... when it comes to his family, there is no such pass.
Paul's parents have never accepted his homosexuality with any comfort. They are both Chinese and Catholic, two demographics that individually struggle with the subject. Together I'm sure the shame they feel is formidable.
Paul made real efforts to help them when he came out over a decade ago. He's suggested PFLAG, they won't go. He's introduced them to his friends, they are polite, but suggest he needs to find "better friends." He's tried to involve them with his own GLBT activism, they aren't interested in hearing about it. They continue to suggest he find the right woman, and, after ten years, continue to make attempts to set him up.Unfortunately, this experience is all too common for LGBT individuals. Most couples expect to have arguments over "your parents or mine" at holiday time, but straight couples don't have to worry about one partner not being allowed in the house (most of the time. There are always exceptions to the rule.) While reading about this situation is upsetting, it is also comforting in a "misery loves company" way because I have been experiencing a similar situation myself.
When I came out to my evangelical Christian parents (approx 10 years ago--1998-ish), it was not an easy time. In addition to them asking me to step down from lay-leadership duties I performed in their church, I also heard remarks like:
- "Robert and Henry don't feel the same way about marriage as your Dad and I do."
- "I have three daughters and one son. I don't need him acting like another girl."
- "If you try flaming around me, I'll "GLAD"ly set you on fire."
- "I believe same-sex desires are natural in some people, just as left-handedness, brown eyes, diabetes, or alcoholism are. What one chooses to do about the situation is just that: a choice. Does one marry a "beard," tie the "wrong" hand behind one's back, wear colored contacts, use insulin, or abstain from alcohol? Think about it: ALL of those choices are painful to one degree orr another, and some are more effective than others."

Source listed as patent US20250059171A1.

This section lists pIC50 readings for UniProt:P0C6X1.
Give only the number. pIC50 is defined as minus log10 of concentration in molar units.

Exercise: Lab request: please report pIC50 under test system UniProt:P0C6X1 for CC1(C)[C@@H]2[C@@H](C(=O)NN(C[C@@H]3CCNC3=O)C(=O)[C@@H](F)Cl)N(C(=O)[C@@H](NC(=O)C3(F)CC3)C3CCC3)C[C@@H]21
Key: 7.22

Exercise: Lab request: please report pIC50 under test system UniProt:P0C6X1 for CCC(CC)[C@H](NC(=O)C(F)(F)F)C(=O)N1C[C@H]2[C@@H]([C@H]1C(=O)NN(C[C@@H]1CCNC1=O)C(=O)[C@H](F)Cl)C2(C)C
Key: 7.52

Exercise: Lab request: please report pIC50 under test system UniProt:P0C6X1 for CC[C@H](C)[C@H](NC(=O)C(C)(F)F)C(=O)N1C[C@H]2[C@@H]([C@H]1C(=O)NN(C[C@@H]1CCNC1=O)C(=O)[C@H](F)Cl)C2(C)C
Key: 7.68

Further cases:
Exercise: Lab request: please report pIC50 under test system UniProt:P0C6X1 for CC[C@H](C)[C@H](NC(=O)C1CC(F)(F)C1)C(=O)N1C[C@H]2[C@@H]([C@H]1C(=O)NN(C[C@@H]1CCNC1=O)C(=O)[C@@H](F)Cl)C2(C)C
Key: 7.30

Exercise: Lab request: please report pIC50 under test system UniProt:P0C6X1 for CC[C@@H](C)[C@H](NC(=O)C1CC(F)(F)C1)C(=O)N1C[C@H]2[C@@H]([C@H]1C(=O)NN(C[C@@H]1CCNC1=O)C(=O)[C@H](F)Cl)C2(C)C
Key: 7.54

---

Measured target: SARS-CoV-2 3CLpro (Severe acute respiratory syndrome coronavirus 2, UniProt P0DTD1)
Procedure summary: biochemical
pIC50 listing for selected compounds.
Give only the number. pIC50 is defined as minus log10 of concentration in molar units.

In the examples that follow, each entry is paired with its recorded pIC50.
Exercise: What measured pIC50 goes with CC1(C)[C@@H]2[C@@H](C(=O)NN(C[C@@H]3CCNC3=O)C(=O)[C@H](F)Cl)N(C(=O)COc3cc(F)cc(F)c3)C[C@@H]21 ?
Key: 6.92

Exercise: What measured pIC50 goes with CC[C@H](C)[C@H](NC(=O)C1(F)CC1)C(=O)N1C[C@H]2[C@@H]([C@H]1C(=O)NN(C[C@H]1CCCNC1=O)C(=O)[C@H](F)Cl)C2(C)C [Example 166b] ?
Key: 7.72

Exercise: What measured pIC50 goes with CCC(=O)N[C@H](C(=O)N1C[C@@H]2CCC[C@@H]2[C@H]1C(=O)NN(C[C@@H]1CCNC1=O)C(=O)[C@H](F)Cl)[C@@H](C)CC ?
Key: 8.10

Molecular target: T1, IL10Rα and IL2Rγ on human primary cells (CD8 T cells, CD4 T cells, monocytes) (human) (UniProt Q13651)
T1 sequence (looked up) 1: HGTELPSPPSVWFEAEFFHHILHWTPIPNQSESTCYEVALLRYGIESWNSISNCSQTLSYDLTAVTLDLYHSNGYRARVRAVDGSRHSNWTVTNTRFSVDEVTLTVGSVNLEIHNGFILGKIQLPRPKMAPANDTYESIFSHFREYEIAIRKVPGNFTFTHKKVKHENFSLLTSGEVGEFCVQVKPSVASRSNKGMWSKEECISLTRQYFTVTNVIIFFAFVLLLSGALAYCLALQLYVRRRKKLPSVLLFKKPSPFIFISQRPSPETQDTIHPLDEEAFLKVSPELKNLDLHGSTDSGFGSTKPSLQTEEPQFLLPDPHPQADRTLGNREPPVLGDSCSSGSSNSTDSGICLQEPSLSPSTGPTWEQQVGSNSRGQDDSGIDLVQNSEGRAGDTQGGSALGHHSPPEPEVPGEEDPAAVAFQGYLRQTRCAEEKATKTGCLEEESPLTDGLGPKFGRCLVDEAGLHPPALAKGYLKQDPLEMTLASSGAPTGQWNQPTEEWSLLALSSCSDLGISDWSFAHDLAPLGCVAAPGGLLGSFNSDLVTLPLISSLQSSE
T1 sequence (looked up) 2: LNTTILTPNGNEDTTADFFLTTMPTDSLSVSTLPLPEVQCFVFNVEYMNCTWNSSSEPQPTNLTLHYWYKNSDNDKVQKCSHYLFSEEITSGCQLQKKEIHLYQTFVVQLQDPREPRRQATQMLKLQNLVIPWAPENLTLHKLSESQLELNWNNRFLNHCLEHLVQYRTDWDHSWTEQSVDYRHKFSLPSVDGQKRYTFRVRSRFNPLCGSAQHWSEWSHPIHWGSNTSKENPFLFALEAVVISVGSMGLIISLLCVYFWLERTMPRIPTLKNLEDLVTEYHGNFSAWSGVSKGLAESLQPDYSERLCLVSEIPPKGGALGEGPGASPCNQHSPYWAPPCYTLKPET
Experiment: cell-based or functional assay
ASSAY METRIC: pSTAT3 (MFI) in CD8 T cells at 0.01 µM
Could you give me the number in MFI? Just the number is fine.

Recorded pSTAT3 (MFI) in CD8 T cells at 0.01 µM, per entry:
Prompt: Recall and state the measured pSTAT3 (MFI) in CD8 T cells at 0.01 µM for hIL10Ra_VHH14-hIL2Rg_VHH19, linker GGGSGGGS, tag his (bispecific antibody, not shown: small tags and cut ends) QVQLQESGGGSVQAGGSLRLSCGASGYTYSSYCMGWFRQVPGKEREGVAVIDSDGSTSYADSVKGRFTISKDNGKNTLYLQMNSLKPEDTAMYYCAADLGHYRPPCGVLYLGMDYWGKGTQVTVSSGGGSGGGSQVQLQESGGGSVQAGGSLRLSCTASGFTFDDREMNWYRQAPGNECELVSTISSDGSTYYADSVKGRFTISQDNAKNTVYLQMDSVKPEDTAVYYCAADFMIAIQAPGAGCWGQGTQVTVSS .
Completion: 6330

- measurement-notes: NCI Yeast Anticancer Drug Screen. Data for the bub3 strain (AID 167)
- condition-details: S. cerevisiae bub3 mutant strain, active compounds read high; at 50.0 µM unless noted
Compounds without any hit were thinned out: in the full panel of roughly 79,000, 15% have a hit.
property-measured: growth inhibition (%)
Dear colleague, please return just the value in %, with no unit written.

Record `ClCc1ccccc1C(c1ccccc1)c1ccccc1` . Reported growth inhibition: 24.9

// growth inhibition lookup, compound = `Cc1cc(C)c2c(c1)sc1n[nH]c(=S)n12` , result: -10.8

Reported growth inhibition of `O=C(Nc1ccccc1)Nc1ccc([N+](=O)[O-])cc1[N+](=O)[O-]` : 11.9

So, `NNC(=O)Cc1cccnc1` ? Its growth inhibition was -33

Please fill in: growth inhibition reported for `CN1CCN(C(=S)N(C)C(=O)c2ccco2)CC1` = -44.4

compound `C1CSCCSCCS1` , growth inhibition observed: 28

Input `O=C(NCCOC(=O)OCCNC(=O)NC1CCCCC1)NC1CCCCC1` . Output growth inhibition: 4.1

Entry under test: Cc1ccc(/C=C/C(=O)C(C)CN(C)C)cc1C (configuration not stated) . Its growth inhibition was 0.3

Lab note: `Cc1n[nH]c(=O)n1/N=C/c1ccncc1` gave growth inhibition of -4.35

- various Biblical references that are familiar to most LGBT people with Christian backgrounds, namely Leviticus 18:20 and Leviticus 20:12, among others.
As time went on, we kind of settled into a "Don't ask, Don't Tell" situation; we would talk about everything but the 'Pink Elephant'. Fast Forward ten years. By this point, I have been living in another state for most, if not all, of that 10 years. I called them periodically, but we never really talked about my relationships, past or current. There would be a passing mention of my partner from time to time, but mostly my experience is very similar to Paul's above.
Due to reactions like those above, I am currently not speaking to anyone in my family except for one of my sisters who is supportive. The question is, how do we make people see that these aren't "politically incorrect jokes made between people who are comfortable with each other's differences"?